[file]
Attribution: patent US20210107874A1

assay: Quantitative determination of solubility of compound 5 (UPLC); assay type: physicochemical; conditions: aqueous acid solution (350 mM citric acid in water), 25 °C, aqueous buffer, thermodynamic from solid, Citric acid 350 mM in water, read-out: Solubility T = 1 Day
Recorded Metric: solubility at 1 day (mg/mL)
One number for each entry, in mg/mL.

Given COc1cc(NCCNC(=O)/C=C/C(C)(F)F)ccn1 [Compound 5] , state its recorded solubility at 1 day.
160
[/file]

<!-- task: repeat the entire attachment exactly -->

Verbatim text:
Attribution: patent US20210107874A1

assay: Quantitative determination of solubility of compound 5 (UPLC); assay type: physicochemical; conditions: aqueous acid solution (350 mM citric acid in water), 25 °C, aqueous buffer, thermodynamic from solid, Citric acid 350 mM in water, read-out: Solubility T = 1 Day
Recorded Metric: solubility at 1 day (mg/mL)
One number for each entry, in mg/mL.

Given COc1cc(NCCNC(=O)/C=C/C(C)(F)F)ccn1 [Compound 5] , state its recorded solubility at 1 day.
160